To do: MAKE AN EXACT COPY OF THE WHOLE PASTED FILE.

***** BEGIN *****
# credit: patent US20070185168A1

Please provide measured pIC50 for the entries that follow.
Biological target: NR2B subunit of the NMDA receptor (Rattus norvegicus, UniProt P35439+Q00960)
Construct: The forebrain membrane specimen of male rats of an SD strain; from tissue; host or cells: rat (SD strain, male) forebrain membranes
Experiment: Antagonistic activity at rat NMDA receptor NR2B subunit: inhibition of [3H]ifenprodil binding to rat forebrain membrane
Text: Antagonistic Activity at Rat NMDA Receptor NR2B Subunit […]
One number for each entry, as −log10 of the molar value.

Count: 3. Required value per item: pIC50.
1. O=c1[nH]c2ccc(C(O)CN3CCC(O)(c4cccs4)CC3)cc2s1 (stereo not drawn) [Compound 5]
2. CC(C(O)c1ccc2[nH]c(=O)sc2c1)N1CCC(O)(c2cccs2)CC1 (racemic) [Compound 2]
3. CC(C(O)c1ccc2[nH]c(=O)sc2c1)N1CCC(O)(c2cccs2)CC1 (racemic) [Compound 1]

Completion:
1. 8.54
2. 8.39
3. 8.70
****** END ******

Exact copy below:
# credit: patent US20070185168A1

Please provide measured pIC50 for the entries that follow.
Biological target: NR2B subunit of the NMDA receptor (Rattus norvegicus, UniProt P35439+Q00960)
Construct: The forebrain membrane specimen of male rats of an SD strain; from tissue; host or cells: rat (SD strain, male) forebrain membranes
Experiment: Antagonistic activity at rat NMDA receptor NR2B subunit: inhibition of [3H]ifenprodil binding to rat forebrain membrane
Text: Antagonistic Activity at Rat NMDA Receptor NR2B Subunit […]
One number for each entry, as −log10 of the molar value.

Count: 3. Required value per item: pIC50.
1. O=c1[nH]c2ccc(C(O)CN3CCC(O)(c4cccs4)CC3)cc2s1 (stereo not drawn) [Compound 5]
2. CC(C(O)c1ccc2[nH]c(=O)sc2c1)N1CCC(O)(c2cccs2)CC1 (racemic) [Compound 2]
3. CC(C(O)c1ccc2[nH]c(=O)sc2c1)N1CCC(O)(c2cccs2)CC1 (racemic) [Compound 1]

Completion:
1. 8.54
2. 8.39
3. 8.70